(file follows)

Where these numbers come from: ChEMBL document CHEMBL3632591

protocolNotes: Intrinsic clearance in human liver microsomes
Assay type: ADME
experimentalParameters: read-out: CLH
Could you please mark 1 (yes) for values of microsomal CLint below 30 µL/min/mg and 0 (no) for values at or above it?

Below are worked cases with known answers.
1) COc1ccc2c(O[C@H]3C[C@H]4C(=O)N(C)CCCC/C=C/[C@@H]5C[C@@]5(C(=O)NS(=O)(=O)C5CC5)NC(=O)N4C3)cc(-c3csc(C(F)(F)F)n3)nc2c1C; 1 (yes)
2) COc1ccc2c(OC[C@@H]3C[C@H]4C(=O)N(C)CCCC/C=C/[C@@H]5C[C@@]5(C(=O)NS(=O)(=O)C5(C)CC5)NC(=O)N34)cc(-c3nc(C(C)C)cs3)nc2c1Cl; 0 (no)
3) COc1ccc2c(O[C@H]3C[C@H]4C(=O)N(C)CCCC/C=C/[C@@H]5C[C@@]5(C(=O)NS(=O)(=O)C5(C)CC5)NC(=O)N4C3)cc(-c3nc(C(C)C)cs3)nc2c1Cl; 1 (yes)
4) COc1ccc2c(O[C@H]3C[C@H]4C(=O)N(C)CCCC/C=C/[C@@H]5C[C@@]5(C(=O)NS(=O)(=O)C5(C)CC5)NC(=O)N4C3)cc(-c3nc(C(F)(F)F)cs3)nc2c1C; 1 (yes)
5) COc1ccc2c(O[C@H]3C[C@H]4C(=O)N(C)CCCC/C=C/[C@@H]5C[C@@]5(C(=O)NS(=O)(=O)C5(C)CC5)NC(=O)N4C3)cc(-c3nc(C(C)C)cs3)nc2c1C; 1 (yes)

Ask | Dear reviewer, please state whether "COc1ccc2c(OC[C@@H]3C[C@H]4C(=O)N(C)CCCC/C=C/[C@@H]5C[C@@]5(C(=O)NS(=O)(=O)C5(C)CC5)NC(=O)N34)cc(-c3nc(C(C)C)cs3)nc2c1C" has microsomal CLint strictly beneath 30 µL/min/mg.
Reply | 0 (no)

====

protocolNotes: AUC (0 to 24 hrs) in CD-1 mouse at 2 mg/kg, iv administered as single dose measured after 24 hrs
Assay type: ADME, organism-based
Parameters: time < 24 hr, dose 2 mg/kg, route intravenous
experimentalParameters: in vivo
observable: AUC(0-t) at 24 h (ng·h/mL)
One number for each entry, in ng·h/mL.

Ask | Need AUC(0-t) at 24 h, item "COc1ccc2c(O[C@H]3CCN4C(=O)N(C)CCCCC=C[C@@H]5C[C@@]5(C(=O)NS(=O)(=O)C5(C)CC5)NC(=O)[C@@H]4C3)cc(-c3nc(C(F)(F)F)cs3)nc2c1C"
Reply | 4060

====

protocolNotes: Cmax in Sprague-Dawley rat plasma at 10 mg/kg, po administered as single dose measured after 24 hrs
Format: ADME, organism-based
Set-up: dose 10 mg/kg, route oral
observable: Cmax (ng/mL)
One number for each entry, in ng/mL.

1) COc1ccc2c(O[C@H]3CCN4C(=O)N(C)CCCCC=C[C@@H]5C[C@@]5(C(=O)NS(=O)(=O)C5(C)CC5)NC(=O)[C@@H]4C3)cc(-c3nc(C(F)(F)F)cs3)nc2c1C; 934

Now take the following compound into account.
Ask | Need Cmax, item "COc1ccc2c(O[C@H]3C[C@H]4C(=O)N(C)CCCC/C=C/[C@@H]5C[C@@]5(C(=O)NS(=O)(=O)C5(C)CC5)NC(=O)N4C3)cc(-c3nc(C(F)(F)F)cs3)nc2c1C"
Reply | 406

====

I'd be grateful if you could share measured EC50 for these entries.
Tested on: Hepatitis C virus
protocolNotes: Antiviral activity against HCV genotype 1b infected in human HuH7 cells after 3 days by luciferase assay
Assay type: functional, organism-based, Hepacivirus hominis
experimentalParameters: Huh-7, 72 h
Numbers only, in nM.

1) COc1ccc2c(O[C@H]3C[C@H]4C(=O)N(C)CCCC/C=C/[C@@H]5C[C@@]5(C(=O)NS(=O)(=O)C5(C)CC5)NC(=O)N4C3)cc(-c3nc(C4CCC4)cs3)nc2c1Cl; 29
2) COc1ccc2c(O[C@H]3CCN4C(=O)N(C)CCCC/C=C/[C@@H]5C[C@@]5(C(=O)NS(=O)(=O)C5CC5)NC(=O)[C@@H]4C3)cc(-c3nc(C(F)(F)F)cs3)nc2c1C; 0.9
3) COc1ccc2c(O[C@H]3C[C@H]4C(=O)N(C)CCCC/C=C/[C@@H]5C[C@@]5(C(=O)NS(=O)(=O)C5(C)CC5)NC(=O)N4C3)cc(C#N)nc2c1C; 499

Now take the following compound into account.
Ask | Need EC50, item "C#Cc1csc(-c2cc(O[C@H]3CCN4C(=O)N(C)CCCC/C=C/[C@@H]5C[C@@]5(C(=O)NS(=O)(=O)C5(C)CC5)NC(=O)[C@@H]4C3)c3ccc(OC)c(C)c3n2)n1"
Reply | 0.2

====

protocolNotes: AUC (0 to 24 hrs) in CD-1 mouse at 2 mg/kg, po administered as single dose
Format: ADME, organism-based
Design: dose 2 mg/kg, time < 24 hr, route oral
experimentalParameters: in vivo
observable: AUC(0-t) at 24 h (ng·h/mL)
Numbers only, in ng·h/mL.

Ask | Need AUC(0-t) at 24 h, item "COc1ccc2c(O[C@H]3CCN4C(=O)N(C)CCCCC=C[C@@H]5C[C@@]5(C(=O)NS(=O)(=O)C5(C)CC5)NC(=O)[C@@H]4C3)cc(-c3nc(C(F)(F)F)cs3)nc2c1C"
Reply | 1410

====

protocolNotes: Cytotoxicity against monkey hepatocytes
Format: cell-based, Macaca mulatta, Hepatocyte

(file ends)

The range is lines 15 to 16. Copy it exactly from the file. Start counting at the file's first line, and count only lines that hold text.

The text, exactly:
protocolNotes: AUC (0 to 24 hrs) in CD-1 mouse at 2 mg/kg, iv administered as single dose measured after 24 hrs
Assay type: ADME, organism-based